Any minute now, it will begin: first one car, then another, then another will drive into our cul-de-sac and park in front of the house across the street. As they do on every holiday, the Bishop’s children are coming home.
There are six of them, all adults now, several with children of their own. They clog the street with their SUVs and economy cars, and no doubt clog their mother’s kitchen with welcome laughter and unwelcome fingers picking at the platters of food still under construction. I imagine the scene, and I smile. If I’m lucky, it will be my future.
Our nearest family members live 800 miles away. In some of the years past, my husband’s parents have made the drive from Portland to share the holiday with us; a few times we’ve driven to them. But this year, like last, we’re home for Thanksgiving–the nine of us cozying up on a drizzly day with the smell of roasting turkey driving us mad. The air is rich with content. I am grateful, more than those eight letters can really signify, for the family within these walls. But then I think about my brother, and I am sad.
The call from Church headquarters came a month or so ago. “We have the records of (name),” the quavery-voiced woman said. I could picture her, white-haired and wrinkled, sitting in front of a computer monitor with my brother’s information glowing onscreen. “We would like to send them to his current ward. Do you have a street address or phone number for his place of residence?”
My mouth ran dry. “No,” I said. “I don’t.”
“Is there someone we can contact who might have that information?”
“Not that I know of.” I swallowed hard. “None of us has heard from him for almost two years.”
She paused. “I’m sorry to hear that.”
Yes. I was sorry, too, to hear the words spoken aloud. It had been months since I’d had cause to speak of my brother, and my sense of loss amplified anew. After I hung up the phone, I wept and wept.
My brother, my only blood sibling, two-and-a-half years older than I. Throughout our childhood he was my mind-twin, or perhaps, more accurately, my heart-twin, understanding things nobody else understood. He alone could comprehend the unfillable void in my chest that had yawned wide ever since our parents’ divorce. He alone shared my particular parcel of pain in the troubled blended family created by our mother’s remarriage. We didn’t speak our understanding aloud very often. We didn’t need to.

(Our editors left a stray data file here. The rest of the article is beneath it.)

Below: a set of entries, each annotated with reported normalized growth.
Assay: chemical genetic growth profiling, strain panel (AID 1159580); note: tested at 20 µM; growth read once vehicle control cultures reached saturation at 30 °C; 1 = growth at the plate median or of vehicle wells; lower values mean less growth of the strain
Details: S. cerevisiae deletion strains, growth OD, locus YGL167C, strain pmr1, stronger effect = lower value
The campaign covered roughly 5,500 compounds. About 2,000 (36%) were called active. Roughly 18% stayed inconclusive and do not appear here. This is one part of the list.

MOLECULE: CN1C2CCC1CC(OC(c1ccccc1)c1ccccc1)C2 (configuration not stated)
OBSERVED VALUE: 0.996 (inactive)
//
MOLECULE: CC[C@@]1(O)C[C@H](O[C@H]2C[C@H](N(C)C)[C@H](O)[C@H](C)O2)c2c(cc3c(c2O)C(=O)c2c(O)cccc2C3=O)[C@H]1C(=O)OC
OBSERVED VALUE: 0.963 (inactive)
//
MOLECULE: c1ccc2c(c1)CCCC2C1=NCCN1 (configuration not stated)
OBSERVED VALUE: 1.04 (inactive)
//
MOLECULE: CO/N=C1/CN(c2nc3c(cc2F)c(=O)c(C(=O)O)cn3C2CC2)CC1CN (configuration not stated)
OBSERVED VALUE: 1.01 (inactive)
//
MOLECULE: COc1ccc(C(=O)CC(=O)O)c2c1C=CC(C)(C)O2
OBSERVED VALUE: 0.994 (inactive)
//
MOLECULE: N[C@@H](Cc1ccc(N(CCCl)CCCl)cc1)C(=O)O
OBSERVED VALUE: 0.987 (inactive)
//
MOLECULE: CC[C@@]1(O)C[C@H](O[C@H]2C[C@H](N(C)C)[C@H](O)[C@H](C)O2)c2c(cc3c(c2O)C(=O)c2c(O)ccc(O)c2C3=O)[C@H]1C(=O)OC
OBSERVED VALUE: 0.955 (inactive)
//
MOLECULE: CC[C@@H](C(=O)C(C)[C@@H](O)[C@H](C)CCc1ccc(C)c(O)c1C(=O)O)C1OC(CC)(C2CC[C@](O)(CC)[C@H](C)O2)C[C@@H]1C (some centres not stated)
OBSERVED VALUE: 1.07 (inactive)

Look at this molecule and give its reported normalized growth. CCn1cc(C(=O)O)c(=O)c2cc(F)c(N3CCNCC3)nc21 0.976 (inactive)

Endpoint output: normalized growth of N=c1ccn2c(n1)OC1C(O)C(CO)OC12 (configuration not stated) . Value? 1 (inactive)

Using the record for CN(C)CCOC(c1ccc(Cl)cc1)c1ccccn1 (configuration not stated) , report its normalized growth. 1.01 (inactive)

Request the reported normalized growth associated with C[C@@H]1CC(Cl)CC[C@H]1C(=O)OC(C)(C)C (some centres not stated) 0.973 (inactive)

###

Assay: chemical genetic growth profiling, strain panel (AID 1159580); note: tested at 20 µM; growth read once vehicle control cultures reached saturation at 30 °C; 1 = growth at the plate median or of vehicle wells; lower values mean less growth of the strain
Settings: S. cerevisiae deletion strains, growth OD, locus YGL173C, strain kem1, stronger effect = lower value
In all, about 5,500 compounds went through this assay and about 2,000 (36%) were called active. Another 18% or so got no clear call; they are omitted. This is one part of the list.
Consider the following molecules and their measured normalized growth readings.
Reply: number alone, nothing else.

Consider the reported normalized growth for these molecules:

But while my life took an upswing after leaving home, his continued along the slow downward spiral we’d both been following throughout adolescence. His drug use became drug addiction. He was homeless for years, sleeping on friends’ couches and enjoying, at least some of the time, the freedom of uprootedness. He visited me once, ten years ago, when I had three small children in a tiny house. He and his friend, the delightfully odd bearded man named Jelly, arrived in a battered VW van (natch) and stayed for the afternoon, eating grilled cheese sandwiches and filling our washing machine drain with dirt from their incredibly filthy clothing. That was the last time I saw him.
Then came the car accident. Two people died; a strict new DUI law held him accountable. He received two prison sentences, each two to twenty years. After serving his minimum four years, he was released on a writ of habeus corpus due to controversies surrounding the new law and his attorney, who was disbarred soon after his trial. But after eighteen months, the state’s appeal was granted, and he was summoned back to prison to finish his 36 remaining years. Instead of complying, he ran.
I heard the news two Decembers ago. The children and I were decorating gingerbread men for Christmas when my mother called to tell me my brother had disappeared. I stood in the middle of my kitchen, hands dry and itchy with flour, apron smeared with butter, and felt utter rage. How could he do this? I thought. How could he do this to our mother? How could he do this to me? It was a betrayal of everything he’d been given over the course of his thirty-seven years–love, nurturing, compassion, forgiveness, encouragement. It was a betrayal of Home.
My rage is gone now, for the most part. It still flares now and again when I see and hear the effects of his choice on my mother, who grieves a certain yet ambiguous loss. “He could be dead,” she says. “And whenever he does die, I might not ever know.” But I believe that no matter how thickly brewed the pain can taste for all of us who love my brother, his is greater still. Even as my mother and I spoke that December evening, with my children chattering in the background and gobs of frosting hardening on the countertops, I was standing in the midst of everything warm and good, and he was moving farther and farther away from the chance of ever regaining it.
I don’t think of my brother often. I’ve had to close the door on his memory in order to minimize the impact of his choice on myself and my family. But on days like today, the door swings open. I remember holidays past, when he and I would be shuffled from one family gathering to another, trying to bridge the gap of a severed marriage. I remember our psychic closeness, which I’ve never experienced with any other person, not even my closest girlfriends, not even my husband. I wonder where he is right now, and who he’s with, and what he’s doing. And as I look around at my children, praying that one day they will eagerly return, like the Bishop’s children, to the heart of their upbringing, I pray that my brother can still hold and touch and feel a small piece of his own.